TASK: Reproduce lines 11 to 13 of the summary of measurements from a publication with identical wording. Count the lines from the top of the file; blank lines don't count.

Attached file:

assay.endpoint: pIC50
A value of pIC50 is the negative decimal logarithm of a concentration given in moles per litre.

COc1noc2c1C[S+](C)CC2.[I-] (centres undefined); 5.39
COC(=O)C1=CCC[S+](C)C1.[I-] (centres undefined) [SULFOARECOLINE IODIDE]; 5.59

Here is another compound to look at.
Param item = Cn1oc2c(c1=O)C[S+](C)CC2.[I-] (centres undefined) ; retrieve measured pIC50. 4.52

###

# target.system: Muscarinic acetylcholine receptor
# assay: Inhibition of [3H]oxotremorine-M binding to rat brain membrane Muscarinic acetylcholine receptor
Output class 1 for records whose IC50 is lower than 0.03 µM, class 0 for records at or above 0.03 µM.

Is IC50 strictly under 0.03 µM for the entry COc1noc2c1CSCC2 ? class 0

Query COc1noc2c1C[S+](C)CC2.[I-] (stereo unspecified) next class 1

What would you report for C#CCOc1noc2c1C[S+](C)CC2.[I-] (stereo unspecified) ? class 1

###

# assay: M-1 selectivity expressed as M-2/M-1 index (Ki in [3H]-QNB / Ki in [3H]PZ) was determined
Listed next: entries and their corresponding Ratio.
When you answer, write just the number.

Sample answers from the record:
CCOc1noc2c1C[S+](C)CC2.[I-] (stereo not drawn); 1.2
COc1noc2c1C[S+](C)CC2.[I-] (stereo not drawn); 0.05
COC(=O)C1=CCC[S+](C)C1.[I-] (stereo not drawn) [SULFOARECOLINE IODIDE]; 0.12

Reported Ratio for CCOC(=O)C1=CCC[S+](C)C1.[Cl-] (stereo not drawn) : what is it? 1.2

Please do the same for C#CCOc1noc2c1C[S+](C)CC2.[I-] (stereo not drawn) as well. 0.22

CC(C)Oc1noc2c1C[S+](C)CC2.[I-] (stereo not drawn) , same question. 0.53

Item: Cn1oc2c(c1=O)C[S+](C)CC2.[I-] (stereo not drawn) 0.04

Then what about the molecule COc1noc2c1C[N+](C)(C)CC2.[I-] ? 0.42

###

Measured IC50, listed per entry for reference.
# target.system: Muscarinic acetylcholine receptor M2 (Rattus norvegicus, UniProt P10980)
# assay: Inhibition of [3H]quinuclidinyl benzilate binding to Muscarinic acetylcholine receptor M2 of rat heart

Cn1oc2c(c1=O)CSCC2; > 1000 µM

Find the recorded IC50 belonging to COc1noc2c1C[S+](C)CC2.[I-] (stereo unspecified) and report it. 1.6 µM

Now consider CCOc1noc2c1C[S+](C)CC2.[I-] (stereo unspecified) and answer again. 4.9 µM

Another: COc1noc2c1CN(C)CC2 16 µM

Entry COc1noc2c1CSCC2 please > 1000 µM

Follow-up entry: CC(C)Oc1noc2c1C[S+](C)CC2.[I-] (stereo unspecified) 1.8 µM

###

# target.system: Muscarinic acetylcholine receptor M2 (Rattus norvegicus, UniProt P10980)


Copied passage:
Is IC50 strictly under 0.03 µM for the entry COc1noc2c1CSCC2 ? class 0

Query COc1noc2c1C[S+](C)CC2.[I-] (stereo unspecified) next class 1

What would you report for C#CCOc1noc2c1C[S+](C)CC2.[I-] (stereo unspecified) ? class 1